Global good: The U.S. must lead on fighting disease

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The world’s largest funding source for fighting AIDS, tuberculosis and malaria needs $15 billion over the next three years to control these pandemics. Investment in the Global Fund will save not only millions of lives, but also tens of billions of dollars in treatment costs.

At a meeting Tuesday in Washington, the Global Fund will ask for pledges totaling $15 million over the next three years, to save 6 million lives with vaccines and low-cost treatment and prevention.

Since its founding in 2002, the Global Fund has saved 8 million lives, but the fight against these diseases has reached a tipping point. With recent advances in science, medicine and data collection, the epidemics of AIDS, tuberculosis and malaria can become, by 2016, a manageable health problem.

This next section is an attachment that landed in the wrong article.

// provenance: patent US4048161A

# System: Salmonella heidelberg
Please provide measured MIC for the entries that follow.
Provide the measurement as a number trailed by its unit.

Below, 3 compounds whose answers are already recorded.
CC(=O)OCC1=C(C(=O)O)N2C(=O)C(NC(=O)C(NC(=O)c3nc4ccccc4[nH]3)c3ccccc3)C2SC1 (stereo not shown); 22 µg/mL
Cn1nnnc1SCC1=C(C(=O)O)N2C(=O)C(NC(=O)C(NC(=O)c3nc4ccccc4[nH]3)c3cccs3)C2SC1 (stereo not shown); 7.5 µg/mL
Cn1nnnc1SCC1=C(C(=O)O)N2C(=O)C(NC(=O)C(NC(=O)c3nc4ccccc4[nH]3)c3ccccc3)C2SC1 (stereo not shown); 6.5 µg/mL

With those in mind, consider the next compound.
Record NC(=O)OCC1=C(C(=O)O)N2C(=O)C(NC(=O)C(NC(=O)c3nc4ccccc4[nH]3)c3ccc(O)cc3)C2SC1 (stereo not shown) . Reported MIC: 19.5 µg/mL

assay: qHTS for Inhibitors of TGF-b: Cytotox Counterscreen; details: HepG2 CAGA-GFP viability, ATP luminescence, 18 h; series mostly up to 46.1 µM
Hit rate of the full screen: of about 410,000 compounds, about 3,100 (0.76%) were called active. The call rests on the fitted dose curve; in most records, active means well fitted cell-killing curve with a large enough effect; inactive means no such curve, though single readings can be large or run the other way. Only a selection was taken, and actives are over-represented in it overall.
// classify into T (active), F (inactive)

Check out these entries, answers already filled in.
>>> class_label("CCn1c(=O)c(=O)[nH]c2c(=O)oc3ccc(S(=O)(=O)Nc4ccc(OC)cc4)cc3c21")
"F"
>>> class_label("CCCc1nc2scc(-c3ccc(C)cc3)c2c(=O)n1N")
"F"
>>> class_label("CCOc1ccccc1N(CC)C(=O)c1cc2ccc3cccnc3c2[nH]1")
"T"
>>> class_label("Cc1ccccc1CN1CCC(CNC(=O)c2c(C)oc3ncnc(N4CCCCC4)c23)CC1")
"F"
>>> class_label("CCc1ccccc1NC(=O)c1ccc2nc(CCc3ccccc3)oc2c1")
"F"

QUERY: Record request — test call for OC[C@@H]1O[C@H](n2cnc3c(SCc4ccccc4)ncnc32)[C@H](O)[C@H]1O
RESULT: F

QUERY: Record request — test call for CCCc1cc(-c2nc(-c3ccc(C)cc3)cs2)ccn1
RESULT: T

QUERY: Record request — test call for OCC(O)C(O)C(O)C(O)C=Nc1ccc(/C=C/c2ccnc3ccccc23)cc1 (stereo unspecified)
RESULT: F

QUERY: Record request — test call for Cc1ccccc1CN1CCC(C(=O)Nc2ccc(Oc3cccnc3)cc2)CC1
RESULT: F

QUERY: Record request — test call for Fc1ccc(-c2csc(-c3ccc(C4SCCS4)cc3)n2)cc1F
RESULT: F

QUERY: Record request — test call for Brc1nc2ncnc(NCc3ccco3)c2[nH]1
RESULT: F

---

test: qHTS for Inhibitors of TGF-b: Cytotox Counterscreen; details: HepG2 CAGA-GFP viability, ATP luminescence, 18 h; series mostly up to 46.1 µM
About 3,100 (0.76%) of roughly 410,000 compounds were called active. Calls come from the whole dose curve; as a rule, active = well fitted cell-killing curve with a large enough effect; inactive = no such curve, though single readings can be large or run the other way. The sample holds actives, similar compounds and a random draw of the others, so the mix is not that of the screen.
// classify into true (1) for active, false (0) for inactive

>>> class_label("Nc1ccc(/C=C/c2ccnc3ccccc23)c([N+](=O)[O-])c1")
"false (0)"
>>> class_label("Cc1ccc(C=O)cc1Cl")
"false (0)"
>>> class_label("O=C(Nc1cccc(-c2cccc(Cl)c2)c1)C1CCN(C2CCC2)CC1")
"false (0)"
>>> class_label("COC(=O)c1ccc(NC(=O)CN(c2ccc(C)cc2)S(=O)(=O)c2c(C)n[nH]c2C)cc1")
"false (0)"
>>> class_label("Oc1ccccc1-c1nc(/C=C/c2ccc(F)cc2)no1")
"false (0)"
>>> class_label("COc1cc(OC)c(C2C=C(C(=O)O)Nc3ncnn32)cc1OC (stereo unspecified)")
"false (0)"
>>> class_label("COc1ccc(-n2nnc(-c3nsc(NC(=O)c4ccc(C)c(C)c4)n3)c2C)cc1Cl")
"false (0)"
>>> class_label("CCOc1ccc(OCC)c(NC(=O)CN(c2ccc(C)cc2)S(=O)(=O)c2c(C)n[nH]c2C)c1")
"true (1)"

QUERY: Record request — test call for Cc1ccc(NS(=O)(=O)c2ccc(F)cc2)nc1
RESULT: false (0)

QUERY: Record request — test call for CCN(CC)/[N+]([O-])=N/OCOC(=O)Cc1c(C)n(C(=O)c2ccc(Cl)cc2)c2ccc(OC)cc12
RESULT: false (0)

But that can happen only with U.S. leadership. Historically, the United States has chipped in one-third of the Global Fund’s resources, which then leverage commitments from other donor nations and private sources, such as the United Kingdom, France, Canada, Japan and the Gates Foundation.

To reach the Global Fund’s goal, the United States needs to pledge $5 billion over three years. With Global Fund aid, countries have developed programs and doubled, over the past five years, the number of HIV-infected people in treatment to nearly 10 million. Anti-retroviral therapy reduces transmission risks by 96 percent.

Over the past decade, the Global Fund has supported more than 1,000 programs in 151 countries. Rural health workers supported by the Global Fund have also spotted other ailments, including pneumonia and child malnutrition, improving the prospects of future generations.

The United States spends relatively little — less than 1 percent of its budget — on global humanitarian aid. The thought of millions of people dying from preventable diseases should prod this nation, and others, to act.

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